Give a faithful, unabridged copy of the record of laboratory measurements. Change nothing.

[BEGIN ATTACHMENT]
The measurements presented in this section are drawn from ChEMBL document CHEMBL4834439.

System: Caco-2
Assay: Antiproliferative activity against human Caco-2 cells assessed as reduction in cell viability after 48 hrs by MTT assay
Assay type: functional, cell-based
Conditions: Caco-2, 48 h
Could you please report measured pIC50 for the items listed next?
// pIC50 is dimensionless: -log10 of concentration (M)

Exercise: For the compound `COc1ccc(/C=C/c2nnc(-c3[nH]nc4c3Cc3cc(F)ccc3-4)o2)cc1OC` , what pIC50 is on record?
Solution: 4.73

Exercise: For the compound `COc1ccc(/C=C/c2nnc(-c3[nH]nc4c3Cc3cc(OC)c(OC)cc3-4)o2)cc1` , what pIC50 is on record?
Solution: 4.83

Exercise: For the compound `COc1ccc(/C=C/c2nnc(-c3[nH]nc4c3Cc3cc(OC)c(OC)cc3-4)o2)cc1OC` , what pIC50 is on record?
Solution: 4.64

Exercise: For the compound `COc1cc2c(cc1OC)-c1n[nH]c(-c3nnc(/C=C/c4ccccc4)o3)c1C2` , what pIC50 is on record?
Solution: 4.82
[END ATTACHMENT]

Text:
The measurements presented in this section are drawn from ChEMBL document CHEMBL4834439.

System: Caco-2
Assay: Antiproliferative activity against human Caco-2 cells assessed as reduction in cell viability after 48 hrs by MTT assay
Assay type: functional, cell-based
Conditions: Caco-2, 48 h
Could you please report measured pIC50 for the items listed next?
// pIC50 is dimensionless: -log10 of concentration (M)

Exercise: For the compound `COc1ccc(/C=C/c2nnc(-c3[nH]nc4c3Cc3cc(F)ccc3-4)o2)cc1OC` , what pIC50 is on record?
Solution: 4.73

Exercise: For the compound `COc1ccc(/C=C/c2nnc(-c3[nH]nc4c3Cc3cc(OC)c(OC)cc3-4)o2)cc1` , what pIC50 is on record?
Solution: 4.83

Exercise: For the compound `COc1ccc(/C=C/c2nnc(-c3[nH]nc4c3Cc3cc(OC)c(OC)cc3-4)o2)cc1OC` , what pIC50 is on record?
Solution: 4.64

Exercise: For the compound `COc1cc2c(cc1OC)-c1n[nH]c(-c3nnc(/C=C/c4ccccc4)o3)c1C2` , what pIC50 is on record?
Solution: 4.82